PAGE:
Remote Attacks Inflame Afghan Anti-Americanism
The killing of Afghan civilians, usually caused by inadvertent American and NATO airstrikes, has become the most sensitive issue between the Afghans and their Western guests.” So reports The New York Times Magazine in the latest installment of its ongoing “There’s a new general in charge and he’s cool and maybe he can win the war” series. This decade’s war: Afghanistan. week’s star: General Stanley McChrystal. Alas, poor Petraeus, we hardly knew ye.
As a World War II buff, I mourn the fact that the Magazine wasn’t around in 1943. Imagine the over-the-top insensitivity: “The killing of Jews, usually caused by inadvertent German and Axis deportations, has become the most sensitive issue between the French and their Teutonic guests.”
Many of the botched airstrikes have been carried out by Predator drone planes remote-controlled by CIA and USAF personnel watching computer screens thousands of miles away. One click of a mouse and a Hellfire missile bearing a 20-pound blast fragmentation warhead zooms towards its target. Despite numerous killings of civilians, drones are popular with the military because they keep soldiers out of harm’s way.
Like a lot ideas, it only seems like a good one before you think about it. America’s obsession with protecting its own people is at the heart of Afghans’ contempt for the U.S. occupation. And Afghan resentment is the biggest reason the war effort has been doomed from the start.
To Afghans on the ground, drones symbolize American callousness and project a smug sense of superiority. Because they protect us at the Afghans’ expense. New York Times reporter David Rhode, the journalist kidnapped by neo-Taliban militants and held in Afghanistan and Pakistan for nine months, describes their “terrifying presence”:
“Remotely piloted, propeller-driven airplanes, they could easily be heard as they circled overhead for hours. To the naked eye, they were small dots in the sky. But their missiles had a range of several miles. We knew we could be immolated without warning.”
To the dead, death is death—how you die doesn’t matter in the end. To the living, it’s all that matters.
Would you rather lose the love of your life to a drunk driver? Or because she rushed into a burning building to save a child? Afghanistan is a martial society. As an Afghan, how would you rather lose your son—in the heat of battle or to some alien contraption buzzing around in response to the movement of a joystick in Virginia?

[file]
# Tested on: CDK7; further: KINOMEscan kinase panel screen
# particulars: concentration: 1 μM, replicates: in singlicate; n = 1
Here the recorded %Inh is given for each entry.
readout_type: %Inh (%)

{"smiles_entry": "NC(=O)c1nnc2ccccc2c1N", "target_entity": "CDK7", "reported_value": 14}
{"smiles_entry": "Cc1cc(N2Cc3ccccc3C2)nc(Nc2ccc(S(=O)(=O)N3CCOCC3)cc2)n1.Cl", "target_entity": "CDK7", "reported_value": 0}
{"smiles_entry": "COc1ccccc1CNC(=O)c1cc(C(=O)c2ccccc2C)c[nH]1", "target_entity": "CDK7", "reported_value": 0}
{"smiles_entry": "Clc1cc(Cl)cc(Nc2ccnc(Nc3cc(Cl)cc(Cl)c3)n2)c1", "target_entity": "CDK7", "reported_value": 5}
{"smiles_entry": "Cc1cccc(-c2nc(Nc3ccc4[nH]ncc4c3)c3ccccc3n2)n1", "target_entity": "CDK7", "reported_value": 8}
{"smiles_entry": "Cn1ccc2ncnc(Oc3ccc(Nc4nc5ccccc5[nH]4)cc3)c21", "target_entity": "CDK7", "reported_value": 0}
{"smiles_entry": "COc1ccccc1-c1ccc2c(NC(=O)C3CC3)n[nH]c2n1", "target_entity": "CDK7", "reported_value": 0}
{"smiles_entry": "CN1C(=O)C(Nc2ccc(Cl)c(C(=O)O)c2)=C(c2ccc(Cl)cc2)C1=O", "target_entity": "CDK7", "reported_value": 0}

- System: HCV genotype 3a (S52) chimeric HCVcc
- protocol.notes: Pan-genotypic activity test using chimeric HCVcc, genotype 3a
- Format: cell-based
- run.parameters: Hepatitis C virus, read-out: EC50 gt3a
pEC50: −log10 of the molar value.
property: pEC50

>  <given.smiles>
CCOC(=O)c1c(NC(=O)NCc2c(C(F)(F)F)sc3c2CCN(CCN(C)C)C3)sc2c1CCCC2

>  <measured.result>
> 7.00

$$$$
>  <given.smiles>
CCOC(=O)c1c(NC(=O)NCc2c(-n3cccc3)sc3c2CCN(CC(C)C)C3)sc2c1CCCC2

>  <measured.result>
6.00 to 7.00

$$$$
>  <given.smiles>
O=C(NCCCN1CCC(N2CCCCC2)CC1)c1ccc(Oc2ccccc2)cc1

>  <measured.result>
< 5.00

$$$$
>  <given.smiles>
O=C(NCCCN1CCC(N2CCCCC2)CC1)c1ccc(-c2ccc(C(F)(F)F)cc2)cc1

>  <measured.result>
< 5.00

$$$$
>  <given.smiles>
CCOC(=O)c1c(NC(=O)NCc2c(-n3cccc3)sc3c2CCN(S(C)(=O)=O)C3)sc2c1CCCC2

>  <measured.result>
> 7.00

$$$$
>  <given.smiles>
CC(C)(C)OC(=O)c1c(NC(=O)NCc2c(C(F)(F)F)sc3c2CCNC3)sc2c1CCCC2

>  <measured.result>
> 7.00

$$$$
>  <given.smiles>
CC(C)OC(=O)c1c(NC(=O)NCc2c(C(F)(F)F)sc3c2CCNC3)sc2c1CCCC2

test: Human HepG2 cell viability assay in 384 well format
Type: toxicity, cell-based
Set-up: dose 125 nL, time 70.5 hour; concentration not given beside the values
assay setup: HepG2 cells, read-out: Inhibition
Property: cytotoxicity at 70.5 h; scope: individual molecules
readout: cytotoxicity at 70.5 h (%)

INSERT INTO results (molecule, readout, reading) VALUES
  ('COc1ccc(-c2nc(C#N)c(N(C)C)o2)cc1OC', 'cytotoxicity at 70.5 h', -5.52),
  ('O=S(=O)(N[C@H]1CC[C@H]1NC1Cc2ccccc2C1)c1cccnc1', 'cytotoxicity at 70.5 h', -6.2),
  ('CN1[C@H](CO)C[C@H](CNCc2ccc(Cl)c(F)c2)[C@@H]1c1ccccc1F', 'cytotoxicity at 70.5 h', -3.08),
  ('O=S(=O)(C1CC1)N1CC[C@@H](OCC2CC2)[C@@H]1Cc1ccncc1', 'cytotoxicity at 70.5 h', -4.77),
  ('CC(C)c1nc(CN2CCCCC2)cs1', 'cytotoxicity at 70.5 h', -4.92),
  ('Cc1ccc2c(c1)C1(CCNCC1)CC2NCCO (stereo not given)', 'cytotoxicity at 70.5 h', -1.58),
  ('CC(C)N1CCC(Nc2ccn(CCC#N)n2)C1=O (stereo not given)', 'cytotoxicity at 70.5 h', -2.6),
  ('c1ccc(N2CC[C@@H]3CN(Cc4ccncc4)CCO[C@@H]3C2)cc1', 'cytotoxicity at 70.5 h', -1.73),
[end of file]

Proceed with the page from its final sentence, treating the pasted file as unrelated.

Unlike his predecessors McChrystal knows that every “inadvertent airstrike” prompts a certain number of Afghans to join or support Afghan resistance forces. “Gentlemen,” he tells a morning briefing of NATO generals, “we need to understand the implications of what we are doing. Airpower contains the seeds of our own destruction. A guy with a long-barrel rifle runs into a compound, and we drop a 500-pound bomb on it? If we lose airpower irresponsibly, we can lose this fight.” Later that day, the Times reporter who recorded that statement wrote, McChrystal said he planned on “banning bombs and missiles in populated areas unless his men were in danger of being overrun.”
An improvement, no doubt. But in Afghanistan and everywhere else, all use of airpower is irresponsible. Whether piloting a B-52 at 35,000 feet or wiggling a joystick 8,000 miles away, fighting a war at a distance means chucking ordnance willy-nilly into people and situations you can’t see or know anything about.
And those people will hate you for it.
In the short term, remote drone warfare offers the tantalizing prospect of killing your enemies without risking your own forces. “In Pakistan, a CIA-led program using Predator drones to hunt down and kill leaders of Al Qaeda and the Taliban has proven remarkably successful, even if controversial within Pakistan itself,” reports the Times. “To date, American officials say, they have killed 11 of the top 20 Al Qaeda leaders, without having to launch large-scale military operations across the border.”
In the long term, however, the geopolitical risks eclipse any short-term gains. Note the “even if.” Drone plane attacks brought Pakistani anti-Americanism to a boil and led to the collapse of the dictatorship of General Pervez Musharraf, a U.S. ally. Meanwhile, like most cell-based guerrilla organizations, Al Qaeda’s structure ensures that no man is indispensable. It simply appointed new members to the positions vacated by the Hellfire victims.
If the U.S. occupation of Afghanistan is destined to fail, it would be nice to see it end with more dignity. In an ideal world, President Obama would sign legislation outlawing the manufacture, deployment or use of Predator and similar drone bomber technology, and urge other nations to do the same. In a somewhat decent world, he would withdraw rather than send more troops to Afghanistan. And in the crappy world we call home, the least we can do is kill Afghans with flesh-and-blood soldiers rather than drone planes.
(Ted Rall is the author of “To Afghanistan and Back,” the first book about the 2001 invasion of Afghanistan. Among its chapters is one titled “How We Lost the Afghan War.”)
COPYRIGHT 2009 TED RALL